Here’s the critical element: When you feel insecure (and we all feel it from time to time), you instinctively turn to external legitimacy to try to gain confidence from others. You look for reassurance from your colleagues, clients, family and friends. You try to become whatever people want you to be, so you inflate your résumé, drop names, hide parts of your past, or claim to know more than you do, all to earn external legitimacy from the positive opinions of others.

A Tale of Two Kings

King Saul battled insecurity like no other leader in Scripture. When he faced extreme pressure in his leadership, his character caved in, and he grasped for external legitimacy. Then, when confronted, Saul defended himself by naming the source of his insecurity, saying, “I was afraid of the men and so I gave in to them” (1 Sam. 15:24).

When we feel the pressure of insecurity, we too fearfully look to those around us for permission to lead. It’s like we’re wearing a sandwich board saying, “Please tell me I’m good enough.”

But when leaders build internal legitimacy, their leadership doesn’t rest on people’s opinions, but on their sense of calling from God. They can leave the crowd, lead the crowd or follow the crowd. The crowd, in this sense, doesn’t matter. They are following God.

In contrast to Saul, David had a strong sense of internal legitimacy. Long before he was king, his family, his peers and even his leaders doubted his legitimacy to lead. To them, he was the wrong person. But the future king grabbed a few stones and ran toward Goliath. With his internal legitimacy on full display, he said, “You come against me with sword and spear and javelin, but I come against you in the name of the Lord Almighty. … This day the Lord will deliver you into my hands” (1 Sam. 17:45–46).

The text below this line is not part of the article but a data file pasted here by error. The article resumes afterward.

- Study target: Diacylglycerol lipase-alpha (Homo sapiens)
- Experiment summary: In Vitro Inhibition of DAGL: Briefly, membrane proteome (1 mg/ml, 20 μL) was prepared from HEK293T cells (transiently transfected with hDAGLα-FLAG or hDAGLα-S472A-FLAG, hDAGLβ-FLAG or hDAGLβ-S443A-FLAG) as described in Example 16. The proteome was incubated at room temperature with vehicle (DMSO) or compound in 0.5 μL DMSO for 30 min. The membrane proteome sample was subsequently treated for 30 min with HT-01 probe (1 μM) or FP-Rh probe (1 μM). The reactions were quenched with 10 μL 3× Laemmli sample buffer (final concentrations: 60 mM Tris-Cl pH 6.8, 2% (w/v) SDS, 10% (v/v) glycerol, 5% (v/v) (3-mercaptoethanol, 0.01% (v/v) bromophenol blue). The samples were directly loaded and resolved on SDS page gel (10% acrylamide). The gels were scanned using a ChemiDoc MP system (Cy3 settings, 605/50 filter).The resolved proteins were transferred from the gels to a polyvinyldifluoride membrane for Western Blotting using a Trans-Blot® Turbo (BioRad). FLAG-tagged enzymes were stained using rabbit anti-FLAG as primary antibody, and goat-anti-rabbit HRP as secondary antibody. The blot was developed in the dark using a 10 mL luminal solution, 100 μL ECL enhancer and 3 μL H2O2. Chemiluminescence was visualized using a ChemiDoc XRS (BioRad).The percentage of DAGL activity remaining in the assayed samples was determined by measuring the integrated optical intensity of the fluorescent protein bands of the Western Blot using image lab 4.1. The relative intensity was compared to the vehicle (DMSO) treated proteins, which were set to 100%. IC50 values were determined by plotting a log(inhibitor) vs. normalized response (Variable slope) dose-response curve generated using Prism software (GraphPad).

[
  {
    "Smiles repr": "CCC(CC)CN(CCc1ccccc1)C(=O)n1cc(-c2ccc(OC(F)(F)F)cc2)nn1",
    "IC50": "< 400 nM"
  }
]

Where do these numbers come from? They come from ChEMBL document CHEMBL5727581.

David believed he deserved to be on the battlefield simply because he was called by God to be there. He wasn’t fighting for respect or power. He was just trying to please God, and that gave him the internal legitimacy he needed to fight, and eventually powered his rise to the throne.

Internal Legitimacy

All leaders operate from two stages, the frontstage and the backstage. The frontstage represents public leadership. This is where you make decisions that directly affect others. It’s where you carefully watch the effect you have on people and the example you set. When you’re on the frontstage, you’re more polished, and that’s fine. But internal legitimacy is forged backstage.

Backstage represents private leadership. It’s when you’re not leading anyone but yourself. This is where you dedicate and rededicate yourself to God. It’s where your character is shaped. When you’re backstage, you confront fears, sort out your thoughts, talk to God, and confirm your calling. It means spending more time alone, wrestling with God, and finding comfort in his unconditional love.

Every leader feels insecurity, but extraordinary leaders prepare for it. They prepare for frontstage leadership by doubling their focus on backstage leadership. They cultivate inner legitimacy and refuse to grasp for external validation. And they acknowledge occasional feelings of insecurity, but refuse to let those feelings cripple their calling and derail their leadership.

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Dan Owolabi
Dan Owolabi

Dan Owolabi is co-founder of Owolabi Leadership, executive director of Branches Worldwide, and is the author of Authentic Leadership.